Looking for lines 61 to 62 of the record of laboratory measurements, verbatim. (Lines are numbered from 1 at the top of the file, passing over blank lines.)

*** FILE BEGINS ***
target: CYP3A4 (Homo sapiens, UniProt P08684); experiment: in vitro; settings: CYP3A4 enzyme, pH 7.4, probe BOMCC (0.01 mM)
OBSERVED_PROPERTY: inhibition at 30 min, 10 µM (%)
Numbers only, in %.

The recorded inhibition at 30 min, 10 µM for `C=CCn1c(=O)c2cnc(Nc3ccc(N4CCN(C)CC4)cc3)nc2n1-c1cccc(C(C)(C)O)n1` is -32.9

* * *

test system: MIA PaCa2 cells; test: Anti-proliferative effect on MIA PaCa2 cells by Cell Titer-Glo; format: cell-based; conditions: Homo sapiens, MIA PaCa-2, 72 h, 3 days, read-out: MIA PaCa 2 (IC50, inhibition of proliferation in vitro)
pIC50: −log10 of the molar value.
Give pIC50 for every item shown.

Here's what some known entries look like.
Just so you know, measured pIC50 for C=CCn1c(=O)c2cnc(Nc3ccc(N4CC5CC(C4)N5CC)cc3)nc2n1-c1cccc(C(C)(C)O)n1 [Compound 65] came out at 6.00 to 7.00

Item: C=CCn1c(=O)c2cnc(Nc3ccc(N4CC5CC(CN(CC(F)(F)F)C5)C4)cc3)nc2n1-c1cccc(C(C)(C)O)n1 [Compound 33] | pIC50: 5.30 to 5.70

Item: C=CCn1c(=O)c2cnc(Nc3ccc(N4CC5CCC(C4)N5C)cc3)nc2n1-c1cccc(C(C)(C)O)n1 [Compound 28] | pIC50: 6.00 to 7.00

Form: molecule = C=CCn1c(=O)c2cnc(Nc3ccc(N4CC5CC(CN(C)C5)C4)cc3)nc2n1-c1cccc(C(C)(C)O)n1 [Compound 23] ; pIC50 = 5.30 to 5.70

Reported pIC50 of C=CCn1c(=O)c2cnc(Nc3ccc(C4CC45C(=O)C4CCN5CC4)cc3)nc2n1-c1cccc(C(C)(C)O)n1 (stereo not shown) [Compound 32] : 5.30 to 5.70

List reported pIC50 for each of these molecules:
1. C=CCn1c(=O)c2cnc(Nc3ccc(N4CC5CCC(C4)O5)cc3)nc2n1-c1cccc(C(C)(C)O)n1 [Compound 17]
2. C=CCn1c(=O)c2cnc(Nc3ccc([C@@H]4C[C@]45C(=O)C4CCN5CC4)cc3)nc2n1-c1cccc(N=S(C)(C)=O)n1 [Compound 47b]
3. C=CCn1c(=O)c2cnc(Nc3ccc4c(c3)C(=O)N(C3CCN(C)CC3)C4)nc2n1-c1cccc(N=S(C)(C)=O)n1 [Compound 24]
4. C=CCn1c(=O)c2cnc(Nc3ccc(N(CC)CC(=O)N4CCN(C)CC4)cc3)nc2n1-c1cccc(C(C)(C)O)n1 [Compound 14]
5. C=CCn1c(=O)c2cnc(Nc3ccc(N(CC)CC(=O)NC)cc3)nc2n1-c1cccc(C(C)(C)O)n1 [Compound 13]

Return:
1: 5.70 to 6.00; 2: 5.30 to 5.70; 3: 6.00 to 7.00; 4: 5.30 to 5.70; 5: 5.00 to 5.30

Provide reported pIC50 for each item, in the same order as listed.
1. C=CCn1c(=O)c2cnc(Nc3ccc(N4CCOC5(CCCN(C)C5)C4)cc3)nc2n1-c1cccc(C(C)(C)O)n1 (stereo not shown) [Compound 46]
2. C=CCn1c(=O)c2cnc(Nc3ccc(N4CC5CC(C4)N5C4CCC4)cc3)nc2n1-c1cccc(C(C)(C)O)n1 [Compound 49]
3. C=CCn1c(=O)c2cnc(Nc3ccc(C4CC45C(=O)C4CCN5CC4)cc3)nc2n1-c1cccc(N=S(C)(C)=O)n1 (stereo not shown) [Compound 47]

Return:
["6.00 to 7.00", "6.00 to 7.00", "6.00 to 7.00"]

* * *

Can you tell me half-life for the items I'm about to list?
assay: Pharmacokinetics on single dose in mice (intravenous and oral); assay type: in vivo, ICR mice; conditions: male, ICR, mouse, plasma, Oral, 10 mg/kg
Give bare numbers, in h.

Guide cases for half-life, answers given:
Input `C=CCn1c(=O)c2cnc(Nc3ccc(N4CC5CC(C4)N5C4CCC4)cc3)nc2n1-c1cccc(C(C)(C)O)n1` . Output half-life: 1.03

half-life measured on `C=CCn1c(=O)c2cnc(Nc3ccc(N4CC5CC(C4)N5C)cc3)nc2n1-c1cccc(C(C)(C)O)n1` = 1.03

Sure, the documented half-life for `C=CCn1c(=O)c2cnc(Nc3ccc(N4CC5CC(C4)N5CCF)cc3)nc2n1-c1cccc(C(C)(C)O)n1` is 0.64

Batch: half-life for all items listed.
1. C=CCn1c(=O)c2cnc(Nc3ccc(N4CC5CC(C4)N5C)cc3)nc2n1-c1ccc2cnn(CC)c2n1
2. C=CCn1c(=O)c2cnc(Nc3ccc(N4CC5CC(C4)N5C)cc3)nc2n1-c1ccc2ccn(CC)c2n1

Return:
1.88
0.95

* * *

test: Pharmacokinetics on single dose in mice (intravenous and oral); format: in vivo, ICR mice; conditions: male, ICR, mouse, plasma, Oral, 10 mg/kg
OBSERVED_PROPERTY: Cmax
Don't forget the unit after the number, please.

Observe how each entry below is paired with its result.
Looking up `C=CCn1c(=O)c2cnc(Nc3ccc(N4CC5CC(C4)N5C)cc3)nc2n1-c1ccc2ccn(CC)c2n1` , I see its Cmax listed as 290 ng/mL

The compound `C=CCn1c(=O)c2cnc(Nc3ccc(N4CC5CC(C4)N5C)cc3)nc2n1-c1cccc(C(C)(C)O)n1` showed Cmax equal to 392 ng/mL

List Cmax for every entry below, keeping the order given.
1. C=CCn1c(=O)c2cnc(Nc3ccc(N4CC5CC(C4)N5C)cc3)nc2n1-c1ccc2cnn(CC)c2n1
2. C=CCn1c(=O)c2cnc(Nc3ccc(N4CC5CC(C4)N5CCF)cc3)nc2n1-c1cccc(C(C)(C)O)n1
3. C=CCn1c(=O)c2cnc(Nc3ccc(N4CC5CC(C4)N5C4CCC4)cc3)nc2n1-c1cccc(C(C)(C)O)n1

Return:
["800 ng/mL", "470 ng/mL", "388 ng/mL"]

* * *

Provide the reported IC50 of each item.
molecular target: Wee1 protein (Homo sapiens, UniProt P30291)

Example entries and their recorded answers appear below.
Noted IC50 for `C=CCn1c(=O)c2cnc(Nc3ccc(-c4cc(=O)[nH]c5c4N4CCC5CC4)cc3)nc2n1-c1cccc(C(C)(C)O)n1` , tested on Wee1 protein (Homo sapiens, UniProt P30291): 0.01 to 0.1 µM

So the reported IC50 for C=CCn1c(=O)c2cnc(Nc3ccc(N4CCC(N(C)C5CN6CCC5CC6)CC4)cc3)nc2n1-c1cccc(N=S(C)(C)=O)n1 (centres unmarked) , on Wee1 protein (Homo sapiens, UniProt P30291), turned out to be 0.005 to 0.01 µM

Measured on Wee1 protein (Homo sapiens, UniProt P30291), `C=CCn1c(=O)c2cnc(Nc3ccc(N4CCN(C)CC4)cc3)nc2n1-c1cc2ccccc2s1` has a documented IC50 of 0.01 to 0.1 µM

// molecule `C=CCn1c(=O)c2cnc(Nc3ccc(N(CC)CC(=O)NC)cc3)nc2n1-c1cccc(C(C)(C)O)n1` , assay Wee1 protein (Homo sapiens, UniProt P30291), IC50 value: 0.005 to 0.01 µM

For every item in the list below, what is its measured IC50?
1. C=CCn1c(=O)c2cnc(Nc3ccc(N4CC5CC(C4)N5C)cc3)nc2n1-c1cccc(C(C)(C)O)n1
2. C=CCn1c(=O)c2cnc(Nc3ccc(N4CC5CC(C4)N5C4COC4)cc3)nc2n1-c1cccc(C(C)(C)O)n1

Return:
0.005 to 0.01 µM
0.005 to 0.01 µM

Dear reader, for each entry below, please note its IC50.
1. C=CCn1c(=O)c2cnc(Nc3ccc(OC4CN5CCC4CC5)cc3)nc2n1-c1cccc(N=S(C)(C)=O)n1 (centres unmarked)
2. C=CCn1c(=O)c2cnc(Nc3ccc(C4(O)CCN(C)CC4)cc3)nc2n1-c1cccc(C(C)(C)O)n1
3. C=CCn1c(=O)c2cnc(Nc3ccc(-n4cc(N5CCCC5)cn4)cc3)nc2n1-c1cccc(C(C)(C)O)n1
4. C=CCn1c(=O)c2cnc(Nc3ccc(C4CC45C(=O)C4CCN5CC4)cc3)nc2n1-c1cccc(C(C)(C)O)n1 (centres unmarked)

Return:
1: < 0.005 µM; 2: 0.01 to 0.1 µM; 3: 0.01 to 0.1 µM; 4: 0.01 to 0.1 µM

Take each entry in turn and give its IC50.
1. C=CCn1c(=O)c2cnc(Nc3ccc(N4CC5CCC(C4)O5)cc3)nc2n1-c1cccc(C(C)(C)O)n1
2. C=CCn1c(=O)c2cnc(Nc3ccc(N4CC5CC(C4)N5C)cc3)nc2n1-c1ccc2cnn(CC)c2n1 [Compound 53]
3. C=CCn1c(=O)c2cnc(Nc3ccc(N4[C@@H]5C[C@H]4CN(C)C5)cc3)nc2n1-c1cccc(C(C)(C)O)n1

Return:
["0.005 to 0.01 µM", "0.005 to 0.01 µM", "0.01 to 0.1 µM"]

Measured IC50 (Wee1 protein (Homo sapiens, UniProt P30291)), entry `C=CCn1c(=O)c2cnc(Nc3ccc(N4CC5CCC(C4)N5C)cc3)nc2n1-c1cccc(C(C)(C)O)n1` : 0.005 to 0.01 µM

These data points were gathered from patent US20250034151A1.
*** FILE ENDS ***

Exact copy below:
So the reported IC50 for C=CCn1c(=O)c2cnc(Nc3ccc(N4CCC(N(C)C5CN6CCC5CC6)CC4)cc3)nc2n1-c1cccc(N=S(C)(C)=O)n1 (centres unmarked) , on Wee1 protein (Homo sapiens, UniProt P30291), turned out to be 0.005 to 0.01 µM

Measured on Wee1 protein (Homo sapiens, UniProt P30291), `C=CCn1c(=O)c2cnc(Nc3ccc(N4CCN(C)CC4)cc3)nc2n1-c1cc2ccccc2s1` has a documented IC50 of 0.01 to 0.1 µM